Africans in Medieval & Renaissance Art: Duke Alessandro de’ Medici

Africans in Medieval & Renaissance Art: Duke Alessandro de’ Medici

Victoria and Albert Museum
London, England, United Kingdom

Portrait of Duke Alessandro de’ Medici, after Jacopo da Pontormo, Florence, Italy, about 1550. Museum no. CAI.171. Ionides Bequest

Both of the objects highlighted here feature Alessandro de’ Medici (1511-37), the first Duke of Florence. It is thought that Alessandro’s mother was a Moorish slave.

The Medici, an Italian family of merchants, bankers, rulers, patrons and collectors, dominated the political and cultural life of Florence from the 15th century to the mid 18th century. They were expelled from Florence in 1494-1512 and 1527-30. In 1530, after a long and bitter siege, the army of the Holy Roman Emperor Charles V conquered the city and backed the installment of Alessandro de’ Medici as the first Duke of Florence. Alessandro’s reign ended in 1537, when he was assassinated by his cousin and rival Lorenzino de’ Medici. As he had no children with his wife (Margaret of Austria, illegitimate daughter of the emperor Charles V), and his illegitimate son Giulio was only four years old, Alessandro was succeeded by a member of another branch of the Medici family, Cosimo I.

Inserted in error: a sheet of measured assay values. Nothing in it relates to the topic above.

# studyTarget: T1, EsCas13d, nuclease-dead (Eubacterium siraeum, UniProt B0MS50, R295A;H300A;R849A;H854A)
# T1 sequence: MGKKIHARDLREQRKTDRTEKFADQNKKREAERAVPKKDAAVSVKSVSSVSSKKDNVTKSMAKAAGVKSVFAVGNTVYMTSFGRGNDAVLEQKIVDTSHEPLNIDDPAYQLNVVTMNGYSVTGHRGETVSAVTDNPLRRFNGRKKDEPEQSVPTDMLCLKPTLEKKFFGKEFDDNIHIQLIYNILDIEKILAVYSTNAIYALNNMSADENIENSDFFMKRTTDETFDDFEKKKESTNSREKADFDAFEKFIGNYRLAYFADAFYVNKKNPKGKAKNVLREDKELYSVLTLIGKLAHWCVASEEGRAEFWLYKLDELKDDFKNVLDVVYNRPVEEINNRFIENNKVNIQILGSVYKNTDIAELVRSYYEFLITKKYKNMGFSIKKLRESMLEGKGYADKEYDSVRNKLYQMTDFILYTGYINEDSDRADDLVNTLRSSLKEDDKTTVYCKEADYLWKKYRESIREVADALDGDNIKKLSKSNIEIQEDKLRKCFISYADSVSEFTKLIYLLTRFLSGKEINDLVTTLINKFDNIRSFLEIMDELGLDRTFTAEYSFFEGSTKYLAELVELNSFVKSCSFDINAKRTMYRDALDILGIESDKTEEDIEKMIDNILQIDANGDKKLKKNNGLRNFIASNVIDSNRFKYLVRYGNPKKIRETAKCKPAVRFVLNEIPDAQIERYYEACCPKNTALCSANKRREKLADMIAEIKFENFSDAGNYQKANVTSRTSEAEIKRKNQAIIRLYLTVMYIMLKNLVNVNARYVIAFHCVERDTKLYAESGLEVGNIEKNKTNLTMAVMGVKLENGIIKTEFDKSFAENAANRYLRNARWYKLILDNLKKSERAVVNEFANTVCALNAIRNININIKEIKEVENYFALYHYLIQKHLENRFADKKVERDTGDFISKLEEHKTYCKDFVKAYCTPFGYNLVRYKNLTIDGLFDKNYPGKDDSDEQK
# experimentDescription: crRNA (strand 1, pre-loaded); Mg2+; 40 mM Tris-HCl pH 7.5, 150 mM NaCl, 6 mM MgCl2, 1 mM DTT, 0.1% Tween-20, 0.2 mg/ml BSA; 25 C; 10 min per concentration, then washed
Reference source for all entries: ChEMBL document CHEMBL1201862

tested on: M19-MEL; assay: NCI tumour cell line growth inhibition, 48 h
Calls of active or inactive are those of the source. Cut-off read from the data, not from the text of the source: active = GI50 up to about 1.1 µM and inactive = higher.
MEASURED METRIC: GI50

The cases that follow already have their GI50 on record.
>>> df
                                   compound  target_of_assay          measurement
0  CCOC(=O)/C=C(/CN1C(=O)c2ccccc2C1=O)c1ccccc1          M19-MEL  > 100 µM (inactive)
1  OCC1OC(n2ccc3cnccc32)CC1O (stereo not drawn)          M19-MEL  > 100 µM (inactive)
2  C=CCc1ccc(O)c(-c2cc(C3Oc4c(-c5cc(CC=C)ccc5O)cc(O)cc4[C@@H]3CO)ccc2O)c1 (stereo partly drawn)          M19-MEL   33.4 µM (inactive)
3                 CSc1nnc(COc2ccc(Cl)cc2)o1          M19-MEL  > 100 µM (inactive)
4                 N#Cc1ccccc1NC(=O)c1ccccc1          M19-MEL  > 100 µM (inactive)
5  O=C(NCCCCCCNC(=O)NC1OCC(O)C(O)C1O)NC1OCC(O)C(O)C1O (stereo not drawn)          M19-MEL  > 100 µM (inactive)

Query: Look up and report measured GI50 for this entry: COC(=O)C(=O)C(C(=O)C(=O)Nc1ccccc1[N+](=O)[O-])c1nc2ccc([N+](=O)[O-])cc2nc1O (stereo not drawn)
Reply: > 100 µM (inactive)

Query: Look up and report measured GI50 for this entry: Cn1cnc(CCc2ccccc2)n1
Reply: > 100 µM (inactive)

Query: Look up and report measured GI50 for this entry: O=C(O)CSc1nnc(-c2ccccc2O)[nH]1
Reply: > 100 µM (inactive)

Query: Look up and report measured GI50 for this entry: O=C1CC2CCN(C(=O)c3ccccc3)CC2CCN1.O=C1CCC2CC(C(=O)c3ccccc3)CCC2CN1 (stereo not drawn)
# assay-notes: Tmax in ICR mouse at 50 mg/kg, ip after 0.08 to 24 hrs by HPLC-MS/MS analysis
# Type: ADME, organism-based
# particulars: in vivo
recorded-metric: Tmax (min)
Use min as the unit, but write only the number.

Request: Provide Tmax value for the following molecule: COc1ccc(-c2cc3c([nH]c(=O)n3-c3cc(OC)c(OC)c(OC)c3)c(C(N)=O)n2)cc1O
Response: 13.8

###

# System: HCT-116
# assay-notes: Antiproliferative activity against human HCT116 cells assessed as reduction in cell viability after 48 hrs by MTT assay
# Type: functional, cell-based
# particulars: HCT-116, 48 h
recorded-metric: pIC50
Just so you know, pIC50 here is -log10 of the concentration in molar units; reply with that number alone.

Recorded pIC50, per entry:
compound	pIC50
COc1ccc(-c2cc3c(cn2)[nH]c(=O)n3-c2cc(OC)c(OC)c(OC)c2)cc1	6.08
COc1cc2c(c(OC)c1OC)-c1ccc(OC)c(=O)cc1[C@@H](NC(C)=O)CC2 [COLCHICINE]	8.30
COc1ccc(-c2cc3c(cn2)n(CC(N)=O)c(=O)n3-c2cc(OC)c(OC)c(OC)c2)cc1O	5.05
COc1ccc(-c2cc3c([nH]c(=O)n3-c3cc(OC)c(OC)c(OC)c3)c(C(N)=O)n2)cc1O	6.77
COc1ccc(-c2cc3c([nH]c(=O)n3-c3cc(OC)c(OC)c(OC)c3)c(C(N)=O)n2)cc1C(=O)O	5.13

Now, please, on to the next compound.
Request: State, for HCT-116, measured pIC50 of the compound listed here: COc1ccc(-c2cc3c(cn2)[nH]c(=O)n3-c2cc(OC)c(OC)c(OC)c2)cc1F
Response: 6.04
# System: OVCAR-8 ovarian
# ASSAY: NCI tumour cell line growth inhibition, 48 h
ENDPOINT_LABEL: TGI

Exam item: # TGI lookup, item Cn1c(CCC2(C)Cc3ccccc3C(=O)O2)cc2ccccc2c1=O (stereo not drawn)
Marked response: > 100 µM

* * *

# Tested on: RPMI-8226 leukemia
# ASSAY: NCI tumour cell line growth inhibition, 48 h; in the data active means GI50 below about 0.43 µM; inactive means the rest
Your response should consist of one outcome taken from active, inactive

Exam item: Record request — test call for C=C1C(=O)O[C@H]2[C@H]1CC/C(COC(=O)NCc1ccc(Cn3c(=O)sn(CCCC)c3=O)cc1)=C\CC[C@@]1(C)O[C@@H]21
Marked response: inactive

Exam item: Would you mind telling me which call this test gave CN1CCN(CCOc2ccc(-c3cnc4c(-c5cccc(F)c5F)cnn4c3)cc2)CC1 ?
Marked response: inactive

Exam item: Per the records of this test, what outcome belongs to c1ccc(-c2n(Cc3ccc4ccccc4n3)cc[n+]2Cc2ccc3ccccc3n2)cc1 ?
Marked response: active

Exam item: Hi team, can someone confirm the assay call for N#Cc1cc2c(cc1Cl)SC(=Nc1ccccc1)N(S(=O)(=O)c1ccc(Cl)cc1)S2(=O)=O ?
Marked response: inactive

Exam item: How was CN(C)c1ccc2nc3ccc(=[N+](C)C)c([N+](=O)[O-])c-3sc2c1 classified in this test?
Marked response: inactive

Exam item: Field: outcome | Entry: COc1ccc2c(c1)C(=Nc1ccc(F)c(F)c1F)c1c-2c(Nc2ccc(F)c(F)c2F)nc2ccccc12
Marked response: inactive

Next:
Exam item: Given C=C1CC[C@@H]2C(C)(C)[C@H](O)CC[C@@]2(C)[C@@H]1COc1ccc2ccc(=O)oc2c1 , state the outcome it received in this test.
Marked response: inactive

Officially, Alessandro was the illegitimate son of Lorenzo de’ Medici, Duke of Urbino (1492-1519), but it was rumoured that Lorenzo’s cousin Giulio (later Pope Clement VII), had fathered him. Alessandro’s mother, Simonetta, was allegedly a Moorish slave who had worked in the household of Lorenzo and his parents during their exile in Rome

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